In the recent case of Palm v. Los Angeles Department of Water and Power, __ F.3d __, 2018 WL 2142652 (9th Cir. 2018), the Ninth Circuit Court of Appeal found that a permanent employee serving in a probationary promotional position lacked a constitutionally protected property interest in his probationary position.
The plaintiff Richard Palm worked for the Los Angeles Department of Water and Power (“DWP”) as a Steam Plant Assistant for many years. In late 2012, DWP promoted him to a supervisory position. During the position’s six-month probationary period, the plaintiff raised several complaints about his immediate supervisor’s conduct. After working five months in the probationary promotional position, DWP offered the plaintiff the choice of either forced resignation or termination from his current probationary position. The plaintiff chose to resign and return to his prior permanent position as a Steam Plant Assistant, and filed suit against DWP.
Ultimately, the plaintiff sought leave to amend his complaint to allege violation of his Fourteenth Amendment due process rights. The district court denied this request, finding that the plaintiff could not state a Fourteenth Amendment claim because he lacked a property interest in his probationary promotional position. The plaintiff appealed this refusal to the Ninth Circuit Court of Appeals.
he Court of Appeal began by noting that procedural due process protections apply only to deprivations of constitutionally protected property interests. California law protects an employee’s property interest in continued employment if the employer restricts the grounds on which employees may be discharged – such as limiting discharges to those “for just cause.” The Court emphasized that “whether a property interest exists is therefore informed by the process involved in terminating an employee, rather than any talismanic labels applied to a particular position,” such as permanent or probationary. Given this, “even a probationary employee could have a reasonable expectation of continued employment.”
The Court of Appeal found that the Los Angeles’ Charter qualified as the “applicable state law” in this matter, given that city charters constitute the law of the State itself under California’s Constitution. Given this, the Court scrutinized the text of the City’s Charter and Civil Service Rules to discern whether the plaintiff had a protected property interest in his probationary position. The Los Angeles Charter restricted the ability to terminate “classified” employees “except for cause,” suggesting a general property interest in civil service positions. However, the Court observed that another section of the Charter permitted the termination of probationary employees “based only on a subjective finding that the employee has demonstrated unsatisfactory performance — a fact that cuts sharply against a finding of a property interest in the probationary position.” The Court also found that the Los Angeles Civil Service Rules permitted DWP to terminate probationary employees without the right of appeal to the Board of Civil Service Commissioners. This lack of appeal right reinforced the Court’s finding that the plaintiff lacked a protected property interest.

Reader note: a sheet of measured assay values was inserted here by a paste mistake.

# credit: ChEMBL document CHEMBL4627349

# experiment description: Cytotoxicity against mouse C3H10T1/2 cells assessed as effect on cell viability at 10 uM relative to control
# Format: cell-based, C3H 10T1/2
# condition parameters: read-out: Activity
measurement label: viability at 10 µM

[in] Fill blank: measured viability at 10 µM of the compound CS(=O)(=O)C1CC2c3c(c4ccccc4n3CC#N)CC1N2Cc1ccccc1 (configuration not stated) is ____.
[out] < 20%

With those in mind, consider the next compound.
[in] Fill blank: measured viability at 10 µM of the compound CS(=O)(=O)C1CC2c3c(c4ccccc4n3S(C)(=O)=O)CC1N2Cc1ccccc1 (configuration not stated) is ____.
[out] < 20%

The Court of Appeal rejected the plaintiff’s argument that these general rules did not apply to him, because he had previously held a permanent position as a Steam Plant Assistant. The Court found that the plaintiff’s permanent status in one position had no effect upon his probationary status in a promotional position, under the City’s Charter and Civil Service Rules. Further, the Court relied on its prior decision in McGraw v. City of Huntington Beach, 882 F.2d 384 (9th Cir. 1989). While that case presented the same legal issue, the City of Huntington Beach (unlike this plaintiff) had terminated the employee from both her probationary position and her prior permanent position. The Court discerned that it had distinguished between the two property interests involved in that prior dispute, and found that the plaintiff had “retained reasonable expectations of continued employment, at least to continued employment in the [pre-probationary] position from which [she] had been promoted." However, in both disputes, this limited protection did not imbue either plaintiff with due process protections in the probationary promotional position.
This case reflects that public employees do not receive due process rights for probationary positions, if employers are free to terminate probationary employees without “cause” or for subjective reasons. Further, the Court was careful to apply this rule to permanent employees serving in a probationary promotional position. So long as state law or local charters permit an employer to terminate an employee serving a probationary period without cause, it is irrelevant for due process purposes whether the employee previously held a permanent or non-probationary position.